Sometime into their knowing each other, the woman was gone for a while and when she returned she had a little baby and a new TV set. After that, she didn’t talk to him much but she’d still let him in and they’d sit there, side-by-side, and watch the TV. Once or twice, without thinking she had opened her blouse and lowered the cup of her white bra from the breast nearest him and fed the baby while the kid’s face turned pink and hot. Most times though, when he was there, she’d asked him to leave so that she could feed the baby in private. She had a small table near the chair that he sat on by the front door and on that table was a flexible rubber doll of a hula dancer with a grass skirt and bare breasts. The kid used to peek at the doll when the woman wasn’t looking his way. If he had time, he’d push the doll with his fingers, making it dance so he could watch the breasts move. Once, when she’d asked him to leave and then turned to go into the bedroom, he’d grabbed the hula dancer as he walked out the door.

Later that same day, when his mother was cleaning the house, she’d found the rubber doll standing where he’d hidden it on the floor between his bed and the wall.

“Where did you get this, Mister?!” she’d practically screamed.

“I found it,” he had meekly replied, already thinking of his punishment and mourning his loss.

They’d waited, unspeaking, until his father got home. When the landlord arrived, the kid had sat there trembling as his mother stopped dad at the door and showed him the doll. There had been some angry conversation between the adults and then his donor had taken the doll and walked out the door. His mom had given him an angry look before turning away and getting to the dinner but that was the last he ever heard of it, although the look in her eyes told him she always remembered.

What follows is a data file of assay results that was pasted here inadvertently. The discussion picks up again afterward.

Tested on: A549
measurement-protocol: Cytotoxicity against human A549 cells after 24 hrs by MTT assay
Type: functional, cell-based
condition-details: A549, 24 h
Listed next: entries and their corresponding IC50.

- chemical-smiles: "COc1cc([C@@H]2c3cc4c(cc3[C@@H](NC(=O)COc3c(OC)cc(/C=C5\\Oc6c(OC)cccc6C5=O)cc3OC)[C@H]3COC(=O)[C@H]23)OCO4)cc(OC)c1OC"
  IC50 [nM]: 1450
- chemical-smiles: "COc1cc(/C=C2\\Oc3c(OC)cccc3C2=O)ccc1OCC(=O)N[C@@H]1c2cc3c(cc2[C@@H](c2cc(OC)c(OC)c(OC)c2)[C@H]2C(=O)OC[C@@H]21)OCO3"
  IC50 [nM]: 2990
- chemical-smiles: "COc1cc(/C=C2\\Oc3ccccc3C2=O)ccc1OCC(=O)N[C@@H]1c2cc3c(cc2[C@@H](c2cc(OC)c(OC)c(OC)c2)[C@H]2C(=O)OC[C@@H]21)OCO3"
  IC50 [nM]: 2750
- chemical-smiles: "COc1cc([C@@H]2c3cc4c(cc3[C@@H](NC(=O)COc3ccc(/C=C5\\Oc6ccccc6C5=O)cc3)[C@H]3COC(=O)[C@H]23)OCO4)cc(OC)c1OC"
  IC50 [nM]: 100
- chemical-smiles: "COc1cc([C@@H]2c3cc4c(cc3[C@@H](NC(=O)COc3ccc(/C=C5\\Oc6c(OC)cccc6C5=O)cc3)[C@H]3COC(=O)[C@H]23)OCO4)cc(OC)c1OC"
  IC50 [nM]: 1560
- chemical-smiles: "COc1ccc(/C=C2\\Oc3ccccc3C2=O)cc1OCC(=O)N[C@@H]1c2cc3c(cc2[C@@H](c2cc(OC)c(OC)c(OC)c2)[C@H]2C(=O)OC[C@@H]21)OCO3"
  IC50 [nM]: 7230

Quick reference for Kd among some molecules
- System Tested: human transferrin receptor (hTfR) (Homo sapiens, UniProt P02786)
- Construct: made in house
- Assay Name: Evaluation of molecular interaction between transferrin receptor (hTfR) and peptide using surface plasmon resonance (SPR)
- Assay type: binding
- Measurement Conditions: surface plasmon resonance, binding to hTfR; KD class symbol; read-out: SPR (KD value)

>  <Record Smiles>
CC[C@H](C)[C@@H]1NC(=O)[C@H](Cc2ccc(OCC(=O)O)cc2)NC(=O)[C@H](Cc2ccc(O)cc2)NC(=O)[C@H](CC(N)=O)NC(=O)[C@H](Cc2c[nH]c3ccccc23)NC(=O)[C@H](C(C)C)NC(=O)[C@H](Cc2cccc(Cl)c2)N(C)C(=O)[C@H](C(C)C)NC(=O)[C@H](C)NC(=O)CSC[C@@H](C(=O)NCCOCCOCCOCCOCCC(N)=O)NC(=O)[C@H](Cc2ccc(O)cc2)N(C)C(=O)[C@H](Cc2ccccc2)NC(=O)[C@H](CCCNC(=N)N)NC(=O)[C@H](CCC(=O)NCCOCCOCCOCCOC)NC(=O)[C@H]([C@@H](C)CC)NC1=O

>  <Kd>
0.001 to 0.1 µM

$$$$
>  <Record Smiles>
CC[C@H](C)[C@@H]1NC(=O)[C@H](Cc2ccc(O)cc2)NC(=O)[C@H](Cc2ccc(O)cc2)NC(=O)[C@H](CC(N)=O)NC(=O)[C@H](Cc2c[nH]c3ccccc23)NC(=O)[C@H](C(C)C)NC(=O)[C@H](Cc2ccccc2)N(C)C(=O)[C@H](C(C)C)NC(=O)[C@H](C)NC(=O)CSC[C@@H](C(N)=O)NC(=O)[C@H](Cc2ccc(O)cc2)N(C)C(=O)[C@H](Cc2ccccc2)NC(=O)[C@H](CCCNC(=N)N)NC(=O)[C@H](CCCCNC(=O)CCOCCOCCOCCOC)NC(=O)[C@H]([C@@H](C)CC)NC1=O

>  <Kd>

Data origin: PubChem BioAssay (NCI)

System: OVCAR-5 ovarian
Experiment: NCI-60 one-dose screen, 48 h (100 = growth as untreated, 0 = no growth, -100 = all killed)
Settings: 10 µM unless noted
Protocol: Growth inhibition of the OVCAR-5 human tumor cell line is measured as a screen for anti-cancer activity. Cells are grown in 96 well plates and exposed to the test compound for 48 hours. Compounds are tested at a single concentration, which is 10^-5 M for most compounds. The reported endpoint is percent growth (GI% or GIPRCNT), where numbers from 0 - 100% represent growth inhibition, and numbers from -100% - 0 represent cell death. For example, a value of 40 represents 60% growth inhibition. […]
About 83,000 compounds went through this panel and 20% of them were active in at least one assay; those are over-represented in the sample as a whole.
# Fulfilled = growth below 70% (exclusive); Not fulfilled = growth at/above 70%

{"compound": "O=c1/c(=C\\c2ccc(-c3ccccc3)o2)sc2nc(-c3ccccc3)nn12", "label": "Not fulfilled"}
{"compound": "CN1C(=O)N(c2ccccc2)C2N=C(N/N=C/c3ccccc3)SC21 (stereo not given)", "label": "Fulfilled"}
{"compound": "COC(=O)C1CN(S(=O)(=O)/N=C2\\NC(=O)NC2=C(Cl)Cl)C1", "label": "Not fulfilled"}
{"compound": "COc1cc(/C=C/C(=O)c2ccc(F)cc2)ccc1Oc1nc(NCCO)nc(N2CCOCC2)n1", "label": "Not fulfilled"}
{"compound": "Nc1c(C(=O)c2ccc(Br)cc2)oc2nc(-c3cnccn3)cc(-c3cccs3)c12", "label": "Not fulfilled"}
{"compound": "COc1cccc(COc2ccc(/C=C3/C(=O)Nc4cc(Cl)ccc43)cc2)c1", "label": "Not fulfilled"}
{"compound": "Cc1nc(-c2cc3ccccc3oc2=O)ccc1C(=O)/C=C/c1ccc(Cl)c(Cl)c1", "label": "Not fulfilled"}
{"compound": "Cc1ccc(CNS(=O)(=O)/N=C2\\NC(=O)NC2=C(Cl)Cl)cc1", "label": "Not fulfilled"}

The woman with the baby never mentioned the doll and it wasn’t long after that when she moved away and he never saw her again. After she left, when he thought of her, he couldn’t remember her face but she had black hair and he swore that her entire breast was made of nipple; one large brown nipple. He knew the spot in the garage where the landlord kept the hula doll tucked in amongst the tools and supplies.

Sherry Jo was the first girl the kid ever kissed. It had happened one day in kindergarten. They’d been learning about the different breeds of cows: Black Angus; Jersey; Guernsey; Hereford; Holstein, and Charolaise, and then had gone outside for recess. They’d sat on swings apart from the other kids and leaned into each other and kissed a nervous, little, cumbersome kiss. They never talked to each other about it afterwards and he never talked about it with anyone. He never really thought about it much at all but he knew that it had happened.